Between 1863 and 1890 there were 43 shipwrecks within the jurisdiction of Great Point Light. A number of vessels mistook Great Point Light for the Cross Rip Light Ship. The schooner William Jones was wrecked for this reason on the clear moonlit night of April 17, 1864, when together with two other vessels she went ashore on Great Point Rip. All three eventually got off, however, at high tide. Another schooner hit the bar in a heavy gale on October 12, 1865, but the captain was able to get his wife and three children, together with the crew into the vessel’s long boat and row to Great Point Beach, where the keeper had a carriage waiting for him. Arriving at the lighthouse the survivors watched their ship go to pieces shortly afterward. The schooner Leesburg struck Great Point Rip in September 1866, and the crew were rescued by the island steamer. The following month, on October 4, 1866, the brig Storm Castle mistook Great Point Light for Handkerchief Light Ship. The brig was towed into Nantucket Harbor 3 weeks later, after her cargo of lumber had been jettisoned. A sugar and molasses brig struck Great Point Rip the day after Christmas 1866 and was a total loss, though the crew reached shore safely. The same thing happened to another schooner in May 1867, and to one in December 1867. Still nothing was done about the confusion in the lights. Wrecks continued. There were two in 1869, one in 1877, and two in 1878. In 1880 the West Wind hit the east end of Nantucket Bar, 4 1/2 miles from the lighthouse with a cargo of ice. The vessel soon went to pieces, the crew being picked up later.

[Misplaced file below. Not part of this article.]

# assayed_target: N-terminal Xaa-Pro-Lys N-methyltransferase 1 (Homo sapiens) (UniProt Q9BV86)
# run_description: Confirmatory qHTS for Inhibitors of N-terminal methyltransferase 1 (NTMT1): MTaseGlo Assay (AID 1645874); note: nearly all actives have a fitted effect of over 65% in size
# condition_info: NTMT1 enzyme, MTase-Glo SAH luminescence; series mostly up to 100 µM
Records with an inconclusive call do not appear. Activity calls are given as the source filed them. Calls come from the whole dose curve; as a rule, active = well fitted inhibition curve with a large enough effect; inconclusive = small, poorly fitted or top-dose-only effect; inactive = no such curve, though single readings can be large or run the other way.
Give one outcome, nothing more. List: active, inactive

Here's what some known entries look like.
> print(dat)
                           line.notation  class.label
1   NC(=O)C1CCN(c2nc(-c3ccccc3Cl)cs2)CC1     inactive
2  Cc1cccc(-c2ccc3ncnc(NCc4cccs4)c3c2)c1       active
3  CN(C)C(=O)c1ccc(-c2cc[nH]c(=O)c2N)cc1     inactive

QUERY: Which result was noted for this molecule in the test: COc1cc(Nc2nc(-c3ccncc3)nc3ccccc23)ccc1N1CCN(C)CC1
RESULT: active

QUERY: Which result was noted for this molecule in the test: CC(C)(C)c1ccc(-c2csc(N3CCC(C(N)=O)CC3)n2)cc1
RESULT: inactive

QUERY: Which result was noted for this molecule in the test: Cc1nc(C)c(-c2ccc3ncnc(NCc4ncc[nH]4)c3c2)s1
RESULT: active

In February 1881, the keeper sighted the U. B. Fisk caught in an ice floe. The crew had abandoned ship but were unable to make shore. The keeper waded out into the water, up to his armpits, and threw them a small line. With this he sent them a heavier line which he used to pull their boat ashore, as their schooner was being crushed in the ice pack.
Other wrecks occurred in 1887, 1889, and in 1890. It was not until 1889 that the red sector in the Great Point Light was inserted to mark Cross Rip Shoal and the other shoals south of it. From then on the wrecks were less numerous although in 1915 the Marcus L. Oran was wrecked on the Wasque Shoal and keeper Norton at Great Point helped rescue "13 men, a woman, and a cat." He was given a life-saving medal for this performance.
Nantucket (Great Point) Lighthouse is described as a white tower 71 feet above ground and 70 feet above water, visible 14 miles, and located on the point at the north end of Nantucket Island. It is equipped with a 25,000-candlepower third-order electric light, fixed white, with a 5,000-candlepower red sector which covers Cross Rip and Tuckernuck Shoals. Rebuilt again in 1986, the stone tower was built to replicate the old one, and still remains in operation today. Modern additions include solar panels to recharge the light's batteries, and a sheet pile foundation and 5-foot thick concrete mat to help withstand erosion.
The lighthouse sits on a thin spit of beach where the currents of the Atlantic Ocean and Nantucket Sound meet. It was added to the National Register of Historic Places in 1982 as Nantucket Light and removed after the destruction of the listed structure in 1986.
Location: Great Point, the northerly extremity of Nantucket Island